America and West Indies
June 1628

Sponsor

Institute of Historical Research

Publication

Author

W. Noel Sainsbury (editor)

Year published

1860

Pages

91-93

Annotate

Comment on this article
Double click anywhere on the text to add an annotation in-line

Citation Show another format:

'America and West Indies: June 1628', Calendar of State Papers Colonial, America and West Indies, Volume 1: 1574-1660 (1860), pp. 91-93. URL: http://www.british-history.ac.uk/report.aspx?compid=69047 Date accessed: 21 September 2014.


Highlight

(Min 3 characters)

Contents

June 1628

[June 4.]53. Petition of the poor planters in the Somers Islands to the Privy Council. Have lived in the islands ever since the infancy of the plantation, and lately brought to England their small means in tobacco, which has been detained in the custom house four months, under an imposition of 9d. in the lb., more than the tobacco will yield. Are driven to the greatest extremity, some of them having been arrested for payment of victuals, lodgings, and clothes, and anxious to return very soon. Pray for relief, and "to have their tobacco by bills of store for this present year." Signed by Robert Staples, minister, and 67 others. [This petition was presented to Parliament on 4 June 1628; on the 16th June Mr. Pym reported from the Committee for the Somers Islands, and a petition to the King, concerning this imposition, was ordered to be drawn by Sir Nath. Rich, Mr. Pym, Mr. Packer, and Mr. Rolles [See No. 55]. On 20th it was ordered to be presented and read to the King by Sir R. Freeman, and on 24th June, Freeman reported to the House that His Majesty would take it into consideration. [See Commons Journal.]
April.54. Petition of Robert Fitt, Anne, his wife, and Alice Harris, a poor widow, to the Privy Council. Have been 14 years planters in Virginia, and lately brought over 16 hogsheads of tobacco, for which they have not the means to pay custom. Pray for a warrant for the free discharge of the tobacco, to enable them and their families to return to their plantations.
June 18.Names of mariners aboard the William and John, of London, bound for Virginia, Capt. John Harvey, who have a protection against impressment. [DOMESTIC Corresp. Car. I., Vol. CVII., No. 75, Cal. p. 168.]
[June 19]55. Petition of the Commons House of Parliament to the King. In discharge of the trust committed to them, they beseech His Majesty to take into consideration the heavy pressures of the adventurers and planters of the Somers Islands, who, having about fifteen years since, first discovered the place, obtained a patent from King James, with divers privileges, to encourage them to attempt the plantation and fortifying thereof, which, with much labour and hazard, they have at length effected. Above 2,000 people have been transported from hence; many houses and churches have been built, and forts and castles furnished with ordnance and ammunition. For support of their annual expenses, those islands yield at present nothing of value but tobacco, which is so overcharged that great numbers of the planters are in danger "utterly to perish." The particular grievances, in which the common liberty of the subject is concerned, are represented to be twofold. It is contrary to law, and directly against an express grant in their patent, that the planters should be taxed more than 5 per cent. upon their goods imported, whereas ninepence per pound is demanded for customs upon their tobacco when they ought to pay but three-halfpence per pound. And that upon the exportation of the commodities which they cannot sell, they are denied a return of any part of the imposition, though all other merchants, "both strangers and natives," receive back what they have formerly paid. The King is therefore prayed to grant the planters of the Somers Islands such relief as is agreeable to his princely justice, and may encourage them and others in the prosecution of similar designs. [See Commons Journal. On 19 June 1628 this petition was ordered to be engrossed.]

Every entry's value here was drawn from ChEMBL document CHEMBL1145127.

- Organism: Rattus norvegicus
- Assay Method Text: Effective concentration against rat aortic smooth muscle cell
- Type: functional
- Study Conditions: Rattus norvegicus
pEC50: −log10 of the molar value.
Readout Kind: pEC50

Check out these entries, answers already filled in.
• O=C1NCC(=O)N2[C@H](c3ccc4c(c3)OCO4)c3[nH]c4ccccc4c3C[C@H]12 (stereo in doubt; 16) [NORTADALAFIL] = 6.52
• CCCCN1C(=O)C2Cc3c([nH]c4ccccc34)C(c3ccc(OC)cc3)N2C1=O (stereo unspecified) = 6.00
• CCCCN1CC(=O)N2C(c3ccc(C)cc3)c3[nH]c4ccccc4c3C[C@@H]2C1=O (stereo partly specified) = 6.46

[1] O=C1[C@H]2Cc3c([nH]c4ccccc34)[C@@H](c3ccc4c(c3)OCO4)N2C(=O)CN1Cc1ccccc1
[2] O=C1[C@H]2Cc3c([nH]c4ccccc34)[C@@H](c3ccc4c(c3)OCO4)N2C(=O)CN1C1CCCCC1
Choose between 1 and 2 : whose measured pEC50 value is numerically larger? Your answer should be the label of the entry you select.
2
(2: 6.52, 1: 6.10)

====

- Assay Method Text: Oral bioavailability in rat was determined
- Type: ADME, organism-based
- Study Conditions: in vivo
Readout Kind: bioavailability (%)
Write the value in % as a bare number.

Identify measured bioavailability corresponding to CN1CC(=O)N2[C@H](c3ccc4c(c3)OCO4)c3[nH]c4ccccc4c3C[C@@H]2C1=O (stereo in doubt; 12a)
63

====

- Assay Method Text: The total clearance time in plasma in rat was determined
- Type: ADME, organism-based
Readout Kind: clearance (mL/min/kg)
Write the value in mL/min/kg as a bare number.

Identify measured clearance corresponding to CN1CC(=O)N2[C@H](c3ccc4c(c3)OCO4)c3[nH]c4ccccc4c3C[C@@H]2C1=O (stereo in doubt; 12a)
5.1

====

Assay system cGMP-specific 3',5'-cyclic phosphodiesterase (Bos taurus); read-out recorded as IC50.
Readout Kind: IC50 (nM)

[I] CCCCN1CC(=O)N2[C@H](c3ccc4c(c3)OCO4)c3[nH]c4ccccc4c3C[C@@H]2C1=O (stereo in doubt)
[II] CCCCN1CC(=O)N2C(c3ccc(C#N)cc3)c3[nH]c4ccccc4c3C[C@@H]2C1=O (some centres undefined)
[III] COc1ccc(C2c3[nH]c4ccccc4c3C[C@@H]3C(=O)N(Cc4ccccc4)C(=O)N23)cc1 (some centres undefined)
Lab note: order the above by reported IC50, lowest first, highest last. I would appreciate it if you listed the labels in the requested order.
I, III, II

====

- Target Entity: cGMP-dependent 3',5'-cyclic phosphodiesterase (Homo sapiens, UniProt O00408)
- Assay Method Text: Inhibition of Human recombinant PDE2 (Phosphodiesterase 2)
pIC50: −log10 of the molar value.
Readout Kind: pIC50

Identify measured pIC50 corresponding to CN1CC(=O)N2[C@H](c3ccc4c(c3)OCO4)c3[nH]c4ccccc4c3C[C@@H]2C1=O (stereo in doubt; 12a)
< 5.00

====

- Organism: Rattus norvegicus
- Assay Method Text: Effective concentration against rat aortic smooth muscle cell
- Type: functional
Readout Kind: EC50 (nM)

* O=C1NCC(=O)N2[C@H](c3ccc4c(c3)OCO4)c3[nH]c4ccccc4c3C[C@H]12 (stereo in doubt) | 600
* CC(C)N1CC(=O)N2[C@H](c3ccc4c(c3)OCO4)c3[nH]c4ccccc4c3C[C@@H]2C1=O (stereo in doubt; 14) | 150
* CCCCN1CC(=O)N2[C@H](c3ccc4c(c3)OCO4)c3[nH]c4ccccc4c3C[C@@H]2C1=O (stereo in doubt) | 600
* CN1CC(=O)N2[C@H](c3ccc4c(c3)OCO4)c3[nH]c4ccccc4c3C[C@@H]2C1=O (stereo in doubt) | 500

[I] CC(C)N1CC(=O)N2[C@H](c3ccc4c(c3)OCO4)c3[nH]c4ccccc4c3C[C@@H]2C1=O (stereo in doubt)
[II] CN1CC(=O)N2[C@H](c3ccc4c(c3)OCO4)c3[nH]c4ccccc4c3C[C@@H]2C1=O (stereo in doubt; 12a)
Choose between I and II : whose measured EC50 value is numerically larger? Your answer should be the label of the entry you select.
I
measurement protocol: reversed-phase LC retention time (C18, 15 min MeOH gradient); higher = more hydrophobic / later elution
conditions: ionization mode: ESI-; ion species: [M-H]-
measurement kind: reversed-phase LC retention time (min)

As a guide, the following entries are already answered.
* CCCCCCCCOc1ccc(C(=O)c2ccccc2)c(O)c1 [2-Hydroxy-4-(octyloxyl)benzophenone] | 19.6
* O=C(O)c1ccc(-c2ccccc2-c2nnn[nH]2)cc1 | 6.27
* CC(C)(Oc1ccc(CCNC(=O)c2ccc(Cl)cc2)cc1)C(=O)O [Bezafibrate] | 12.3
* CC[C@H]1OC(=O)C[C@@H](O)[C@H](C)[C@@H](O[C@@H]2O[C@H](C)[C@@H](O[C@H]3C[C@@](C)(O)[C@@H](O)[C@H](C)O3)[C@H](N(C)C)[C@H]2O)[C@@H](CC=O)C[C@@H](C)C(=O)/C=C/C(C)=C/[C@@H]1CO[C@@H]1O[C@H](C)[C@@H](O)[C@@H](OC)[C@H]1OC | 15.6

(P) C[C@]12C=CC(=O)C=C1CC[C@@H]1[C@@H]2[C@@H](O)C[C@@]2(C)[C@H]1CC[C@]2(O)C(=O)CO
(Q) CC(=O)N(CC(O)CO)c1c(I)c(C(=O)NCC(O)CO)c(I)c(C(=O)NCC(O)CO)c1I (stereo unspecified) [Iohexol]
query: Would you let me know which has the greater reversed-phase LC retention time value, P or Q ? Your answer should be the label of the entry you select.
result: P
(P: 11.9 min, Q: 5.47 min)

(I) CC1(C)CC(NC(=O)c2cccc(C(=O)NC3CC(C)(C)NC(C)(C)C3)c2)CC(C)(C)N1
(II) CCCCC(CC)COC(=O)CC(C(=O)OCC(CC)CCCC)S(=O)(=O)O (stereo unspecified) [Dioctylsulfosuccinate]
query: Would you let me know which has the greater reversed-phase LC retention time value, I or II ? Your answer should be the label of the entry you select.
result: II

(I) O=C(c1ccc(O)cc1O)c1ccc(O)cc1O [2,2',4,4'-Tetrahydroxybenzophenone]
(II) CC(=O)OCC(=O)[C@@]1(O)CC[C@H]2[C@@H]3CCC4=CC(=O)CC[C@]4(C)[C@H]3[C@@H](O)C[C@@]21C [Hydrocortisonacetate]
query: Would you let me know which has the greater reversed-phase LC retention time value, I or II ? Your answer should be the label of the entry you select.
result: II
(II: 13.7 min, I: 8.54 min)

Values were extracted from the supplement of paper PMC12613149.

June 27.Dr. James Meddus to Katharine Viscountess Conway. Has conferred with Mr. Paine about the Newfoundland business. Will part with his presidentship if John Slaney, the Governor of the whole land, consents. Hopes of mines of iron and silver in New-foundland; present profit by fishing, furs, and sarsaparilla. [DOMESTIC Corresp. Car. I., Vol. CVIII., No. 37, Cal. p. 180.]
June 30.
Highgate.
Paine to Doctor Medouce [James Meddus]. Wishes him not to speak with Lord or Lady Conway about the matter of Newfoundland until he has spoken to him again. Will write to the Governor [John Slaney] and communicate his answer to Lord Conway. [Underwritten is a note respecting a silver mine discovered by one Phillips, "a Scotch and mineral man," residing with Sir William Alexander. On 25th July Dr. Meddus writes to Lady Conway that Slaney is not unwilling to receive Lord Conway as a sharer in the Newfoundland business. [DOMESTIC Corresp. Car. I., Vol. CVIII., No. 61, and Vol. CXI., No. 11, Cal. pp. 185. 233.]